By Amberly Richardson
Student’s use of prescription and non-prescription drugs to
relax, stay alert and to party is on the rise.
According to a recent study by the University of Michigan, the
misuse of prescription drugs ranks second (behind marijuana) in
elicit drug use with people 12-25 years of age.
Students abuse prescription drugs by mixing alcohol with
narcotic pain relievers such as Demerol, Vicodin or Soma because
the combination increases intoxication.
“Soma is a muscle relaxant often taken in combination with other
drugs (such as alcohol, Valium and Vicodin) to enhance the effects
of those drugs,” said Dr. Steven DeStefano of Student Health
“I remember being stoked whenever someone had Somas. One time I
was holding everyone’s Somas in my pocket for a baseball game. When
it came time to pass them out, I had taken them all,” said a
student who chose to remain anonymous.
“We were drinking for a long time before the game and I just
forgot. By the middle of the game, I was pretty much passed out in
the chair, with drool. My friends had to practically carry me out
of the stadium. At least that’s what they told me.”
According to health care professionals this student’s side
effects could have been worse.
“Over dosage [of Soma] can result in death,” said DeStefano.
“Death from combinations of these agents or overdosages can result
from depression of the respiratory center in the central nervous
system. In other words, breathing can become difficult or stop
“The labels on prescription bottles, which state ‘do not take
with alcohol’ are there for a reason,” said Jamie Miller, a
registered nurse. “The pharmacist wasn’t kidding.”
Not all students feel the combination is a good way to
“It’s dangerous to mix medicine and alcohol because of the
hazards it can do to your body,” said Ricky Aguilar, a third-year
aerospace engineering and applied mathematics student. “Most of the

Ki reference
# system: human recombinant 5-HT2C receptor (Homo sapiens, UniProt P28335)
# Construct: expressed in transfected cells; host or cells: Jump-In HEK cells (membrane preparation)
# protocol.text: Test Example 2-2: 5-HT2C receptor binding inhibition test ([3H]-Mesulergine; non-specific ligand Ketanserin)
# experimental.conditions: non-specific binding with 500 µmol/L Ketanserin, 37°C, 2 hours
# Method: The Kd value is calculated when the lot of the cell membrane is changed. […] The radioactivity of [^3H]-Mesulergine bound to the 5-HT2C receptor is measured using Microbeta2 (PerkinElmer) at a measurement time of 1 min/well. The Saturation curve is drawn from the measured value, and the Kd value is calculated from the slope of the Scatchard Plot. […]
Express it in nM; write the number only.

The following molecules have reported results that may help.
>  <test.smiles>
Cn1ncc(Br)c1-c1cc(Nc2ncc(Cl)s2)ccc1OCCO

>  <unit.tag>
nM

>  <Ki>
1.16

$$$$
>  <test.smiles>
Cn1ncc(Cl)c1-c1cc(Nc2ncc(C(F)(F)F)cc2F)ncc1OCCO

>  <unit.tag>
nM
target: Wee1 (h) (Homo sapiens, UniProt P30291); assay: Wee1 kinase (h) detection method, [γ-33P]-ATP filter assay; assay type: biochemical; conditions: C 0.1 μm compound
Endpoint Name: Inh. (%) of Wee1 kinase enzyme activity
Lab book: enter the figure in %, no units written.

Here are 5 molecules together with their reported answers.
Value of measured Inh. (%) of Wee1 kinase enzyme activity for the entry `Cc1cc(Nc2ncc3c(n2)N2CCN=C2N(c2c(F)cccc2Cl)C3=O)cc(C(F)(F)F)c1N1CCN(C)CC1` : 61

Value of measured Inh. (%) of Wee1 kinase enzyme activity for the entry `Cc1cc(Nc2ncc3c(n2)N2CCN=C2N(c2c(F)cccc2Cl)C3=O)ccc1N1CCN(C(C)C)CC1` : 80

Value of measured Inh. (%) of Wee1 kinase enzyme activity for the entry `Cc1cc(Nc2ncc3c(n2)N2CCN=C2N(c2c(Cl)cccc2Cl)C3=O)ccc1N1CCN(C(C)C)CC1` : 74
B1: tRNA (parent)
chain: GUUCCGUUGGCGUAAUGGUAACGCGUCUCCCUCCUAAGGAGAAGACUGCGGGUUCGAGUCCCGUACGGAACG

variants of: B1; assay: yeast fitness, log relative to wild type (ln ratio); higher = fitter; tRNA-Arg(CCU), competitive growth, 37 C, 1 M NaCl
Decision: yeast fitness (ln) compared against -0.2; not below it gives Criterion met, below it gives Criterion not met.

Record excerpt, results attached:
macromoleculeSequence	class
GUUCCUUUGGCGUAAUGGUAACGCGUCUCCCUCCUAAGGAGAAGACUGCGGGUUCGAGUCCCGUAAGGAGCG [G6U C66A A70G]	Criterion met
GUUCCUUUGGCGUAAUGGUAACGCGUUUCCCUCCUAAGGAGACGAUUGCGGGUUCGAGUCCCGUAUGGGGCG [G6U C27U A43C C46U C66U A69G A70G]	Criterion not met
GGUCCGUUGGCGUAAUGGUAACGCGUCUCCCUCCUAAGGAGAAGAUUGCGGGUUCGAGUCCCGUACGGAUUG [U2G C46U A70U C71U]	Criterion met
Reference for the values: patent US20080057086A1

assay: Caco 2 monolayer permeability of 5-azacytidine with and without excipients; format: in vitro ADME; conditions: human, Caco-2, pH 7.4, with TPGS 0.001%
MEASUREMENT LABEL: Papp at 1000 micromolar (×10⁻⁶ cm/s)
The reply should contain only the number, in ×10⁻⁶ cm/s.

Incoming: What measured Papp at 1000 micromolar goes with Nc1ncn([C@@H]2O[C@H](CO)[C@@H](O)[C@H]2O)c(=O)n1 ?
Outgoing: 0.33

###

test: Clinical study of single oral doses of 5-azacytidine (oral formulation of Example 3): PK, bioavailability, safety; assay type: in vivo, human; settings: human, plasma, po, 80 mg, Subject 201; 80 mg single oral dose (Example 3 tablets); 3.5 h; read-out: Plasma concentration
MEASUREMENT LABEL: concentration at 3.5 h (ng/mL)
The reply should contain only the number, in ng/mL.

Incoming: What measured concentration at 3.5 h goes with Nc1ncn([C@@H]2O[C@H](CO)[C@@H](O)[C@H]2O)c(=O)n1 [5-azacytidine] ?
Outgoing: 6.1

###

time, the people don’t know how the different chemicals and
medicines interact with the alcohol. They only care about the
‘high’ or how much more ‘drunk’ they feel.”
The Student Health Center is aware of the trend of abuse.
“At Student Health Services we generally do not prescribe large
amounts of these medications or give frequent refills due to the
potential for abuse,” said DeStefano. “The pharmacy and the
clinician typically monitor closely the prescriptions given.
Despite our best efforts, abuse can occur.”
Pain relievers are abused without alcohol too, as a way to relax
for some students. While prescriptions Ritalin and Adderall are
used as a study aid for others.
The University of Michigan’s research found that students
enrolled in schools with high academic standards reported higher
numbers of prescription abuse.
Ritalin, nicknamed the “Smart Drug,” “Smarties,” or “Kiddy Coke”
is used as an academic performance enhancer.
The University of Buffalo compared Ritalin use to Amphetamine
use. The university reported that Ritalin used as a study aid or
party drug continues to be used in the same manner as Amphetamines
were during the 1960s.
It is estimated that more than five million teens and young
adults use Ritalin for Attention Deficit Hyperactivity Disorder.
With the medication’s popularity it is easy for students to obtain
it from friends, classmates or siblings who have legitimate
People who want Ritalin for improper use also falsely claim to
be ADHD sufferers to acquire prescriptions.
If used improperly Ritalin can be highly addictive and have side
effects such as insomnia, seizures and psychotic episodes.
The improper use of the cough medicine Robitussin is another
trend of medicinal abuse referred to as “Robotripping.”
With an overdose of the over the counter medicine a robotic
feeling is produced.
“Short-term effects of abusing cold medicines with
dextromethorphan will vary with the amount taken,” said DeStefano.
“They could include confusion, dizziness, visual impairment,
nausea, vomiting, rapid heart rate, drowsiness and disorientation.
The individual generally takes it to achieve the ‘high’ caused by
taking a large amount. Long-term effects could include potential
Robotripping is mostly popular with teens because the medicine
is easily available. Both politicians and concerned citizens would
like to see this changed.
“I feel that cough syrups need to require an 18 [or older] ID,”
said Aguilar. “If we have to protect our youth from doing stupid
things, then we have a right to.”
Retailers such as Walgreens and Rite Aid have voluntarily
started to require that a buyer is 18 years or older to purchase
any product with the active ingredient dextromethorphan (DXM).
Amberly Richardson can be reached by e-mail at
firstname.lastname@example.org or by phone at (909) 869-3747.
Legal Medications Being Used for Recreation
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